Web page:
Each year, TIFF Rising Stars showcases new Canadian and international acting talent during the Toronto International Film Festival, placing the emphasis on the next generation who are poised for international success.
Alexandre Landry spent his adolescence training to be a performer. He studied theatre and singing at the National Theatre School of Canada before landing significant stage roles in Montreal productions of Les Aventures de Lagardère, Chambre(s), and Tom à la ferme, which would be adapted into a feature film by Xavier Dolan in 2013. Soon after, he appeared in the popular Quebec television series Destinées.
His major break came when he was cast in a supporting role in his first feature film: Gabrielle, directed by Louise Archambault (Familia), and an Official Selection of the 2013 Toronto International Film Festival. For his performance as Martin, Gabrielle’s fellow choir member and romantic interest, he garnered tremendous critical acclaim. International awards soon followed: he picked up the Jean-Claude Jean Award for Most Promising Talent at the Dieppe Canadian Film Festival, the Valois Magelis Award for Best Actor at France’s Festival du film francophone d’Angoulême, Best Actor at Spain’s Festival de Gijón, and the Vancouver Film Critics Circle Award for Best Actor in a Support Role in a Canadian film.
Watch for him this year in a starring role in Rodrigue Jean’s highly anticipated follow-up to Hommes à louer, the Festival selection Love in the Time of Civil War.
Though still a relative newcomer, Sophie Desmarais has already worked with some of the luminaries of Canadian cinema, including Denis Villeneuve (Polytechnique), Denis Coté (Curling), Xavier Dolan (Heartbeats), and Sébastien Pilote (Le Démantèlement). She garnered critical acclaim for her portrayal of Sarah, a young runner determined to succeed on the track team of one of Quebec’s top-tier universities, in the Toronto International Film Festival hit Sarah Prefers to Run. Directed by Chloé Robichaud, the film secured Sophie a Vancouver Film Critics Award for Best Actress in a Canadian Film, a RiverRun Spark Award, and rocketed her to the top of Indiewire’s “10 Actors to Watch” list at the 2013 Cannes Film Festival.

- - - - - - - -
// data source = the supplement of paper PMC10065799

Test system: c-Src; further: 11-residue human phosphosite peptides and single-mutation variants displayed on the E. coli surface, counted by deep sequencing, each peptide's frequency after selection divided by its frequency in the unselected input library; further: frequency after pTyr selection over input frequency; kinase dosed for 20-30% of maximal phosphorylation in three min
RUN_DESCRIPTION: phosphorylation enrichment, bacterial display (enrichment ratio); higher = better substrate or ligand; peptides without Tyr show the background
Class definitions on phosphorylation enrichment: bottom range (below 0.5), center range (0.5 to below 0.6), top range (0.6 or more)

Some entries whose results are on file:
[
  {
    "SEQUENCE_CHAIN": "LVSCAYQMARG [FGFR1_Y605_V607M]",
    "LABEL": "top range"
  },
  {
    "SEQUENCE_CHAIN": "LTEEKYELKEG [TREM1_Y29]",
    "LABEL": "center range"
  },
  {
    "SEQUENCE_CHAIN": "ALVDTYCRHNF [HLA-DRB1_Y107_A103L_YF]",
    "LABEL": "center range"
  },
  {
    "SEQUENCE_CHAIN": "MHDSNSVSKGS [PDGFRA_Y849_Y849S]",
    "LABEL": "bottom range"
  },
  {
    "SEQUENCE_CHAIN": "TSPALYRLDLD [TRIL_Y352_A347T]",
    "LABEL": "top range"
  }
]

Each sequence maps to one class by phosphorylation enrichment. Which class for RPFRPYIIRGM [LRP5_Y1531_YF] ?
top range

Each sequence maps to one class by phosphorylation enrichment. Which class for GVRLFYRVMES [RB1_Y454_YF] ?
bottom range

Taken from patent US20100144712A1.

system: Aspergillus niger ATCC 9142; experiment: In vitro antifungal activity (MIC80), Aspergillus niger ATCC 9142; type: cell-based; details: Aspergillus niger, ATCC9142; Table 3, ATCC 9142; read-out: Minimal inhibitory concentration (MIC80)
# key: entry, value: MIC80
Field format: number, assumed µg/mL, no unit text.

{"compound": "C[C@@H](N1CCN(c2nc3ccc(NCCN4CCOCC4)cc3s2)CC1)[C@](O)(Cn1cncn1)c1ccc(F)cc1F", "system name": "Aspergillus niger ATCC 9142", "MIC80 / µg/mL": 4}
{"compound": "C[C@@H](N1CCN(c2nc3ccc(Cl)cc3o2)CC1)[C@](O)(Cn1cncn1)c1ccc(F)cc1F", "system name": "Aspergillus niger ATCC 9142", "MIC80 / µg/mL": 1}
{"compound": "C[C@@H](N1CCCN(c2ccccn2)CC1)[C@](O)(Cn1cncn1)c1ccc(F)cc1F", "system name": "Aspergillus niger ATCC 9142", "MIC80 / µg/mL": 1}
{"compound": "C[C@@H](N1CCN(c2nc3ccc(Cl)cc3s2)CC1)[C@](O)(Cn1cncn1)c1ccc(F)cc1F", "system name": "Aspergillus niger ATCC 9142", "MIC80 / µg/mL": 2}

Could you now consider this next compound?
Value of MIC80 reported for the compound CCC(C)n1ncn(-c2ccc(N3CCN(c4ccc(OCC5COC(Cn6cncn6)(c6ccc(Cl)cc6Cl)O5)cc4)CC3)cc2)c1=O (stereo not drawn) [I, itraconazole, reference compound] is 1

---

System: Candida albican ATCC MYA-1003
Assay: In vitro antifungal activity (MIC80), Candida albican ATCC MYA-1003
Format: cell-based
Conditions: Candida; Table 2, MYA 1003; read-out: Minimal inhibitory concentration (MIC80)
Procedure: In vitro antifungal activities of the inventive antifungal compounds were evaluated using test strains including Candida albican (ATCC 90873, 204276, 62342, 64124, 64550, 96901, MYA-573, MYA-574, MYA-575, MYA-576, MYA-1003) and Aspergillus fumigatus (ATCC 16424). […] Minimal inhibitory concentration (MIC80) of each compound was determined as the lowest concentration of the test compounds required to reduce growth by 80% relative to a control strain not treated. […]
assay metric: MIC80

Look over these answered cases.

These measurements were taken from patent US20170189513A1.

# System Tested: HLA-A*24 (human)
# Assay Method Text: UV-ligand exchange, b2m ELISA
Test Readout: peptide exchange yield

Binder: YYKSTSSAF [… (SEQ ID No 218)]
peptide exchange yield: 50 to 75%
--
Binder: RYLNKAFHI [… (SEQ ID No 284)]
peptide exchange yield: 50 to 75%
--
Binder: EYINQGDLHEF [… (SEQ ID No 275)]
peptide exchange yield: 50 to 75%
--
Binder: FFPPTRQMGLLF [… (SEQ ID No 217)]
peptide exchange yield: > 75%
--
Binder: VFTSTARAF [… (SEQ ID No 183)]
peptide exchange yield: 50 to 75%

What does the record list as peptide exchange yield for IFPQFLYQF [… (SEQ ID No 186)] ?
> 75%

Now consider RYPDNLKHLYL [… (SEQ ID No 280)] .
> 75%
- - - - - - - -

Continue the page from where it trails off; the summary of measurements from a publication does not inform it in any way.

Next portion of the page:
She made her English-language feature film debut in the 2004 period drama Head in the Clouds, and was cast opposite Charlize Theron and Penélope Cruz.
Sophie can next be seen in Julie Hivon’s Qu’est-ce qu’on fait ici?, Martin Tallbot’s Henri Henri and Rafaël Ouellet’s forthcoming feature, Gurov and Anna.
Shannon Kook, a graduate of the prestigious National Theatre School of Canada, began his career on the stage at Factory Theatre and at the Citadel Theatre, where he starred in the Dora-nominated production of The Forbidden Phoenix.
Entering the world of television proved a natural fit for Shannon. In less than a year, he made guest appearances on the popular CBC series The Border and Being Erica, Disney XD’s Aaron Stone, and the award-winning HBO series Durham County. He also appeared as a new recruit in Global’s hit show Rookie Blue, and starred in the Emmy-nominated series Degrassi: The Next Generation, playing the role of openly gay athlete Zane for three seasons.
His first major film break came when he was cast in a supporting role in James Wan’s 2013 box-office hit, The Conjuring. Shannon was next cast opposite TIFF Rising Stars alumna Cara Gee in Peter Stebbings’ Empire of Dirt, an Official Selection of the 2013 Toronto International Film Festival.
Shannon can next be seen in the upcoming adaptation of Gillian Flynn’s best-selling 2009 thriller, Dark Places, which also stars Chloë Moretz, Charlize Theron, Christina Hendricks, Nicholas Hoult and Corey Stoll.
At the young age of 16, Julia Sarah Stone is already being recognized for her broad character range and fearless performances. Nylon Magazine praised the Vancouver native for her breakout performance in the 2011 hit Canadian indie The Year Dolly Parton Was My Mom. On the heels of Dolly Parton, Julia won the coveted prize for Best Performance in an International Feature at the LA Young Artist Awards.
Since then, she has played the troubled daughter of an abusive pastor in the Lifetime Movie Network’s The Pastor’s Wife, three completely different lead characters on The Hub Network’s R.L. Stine’s The Haunting Hour, and a brilliant nerd battling peer pressure in the Canadian indie feature Vampire Dog.
In 2013, Julia captivated audiences as a series regular on AMC’s critically acclaimed series The Killing, playing an emotionally troubled teen living on the streets. Julia currently stars in the 2014 Toronto International Film Festival feature Wet Bum, directed by Lindsay McKay. Her upcoming projects include roles in Wim Wenders’ Every Thing Will Be Fine, Werner Herzog’s Vernon God Little, and Charlie Kaufman’s F/X pilot, How and Why, in which she plays triplet teen boys.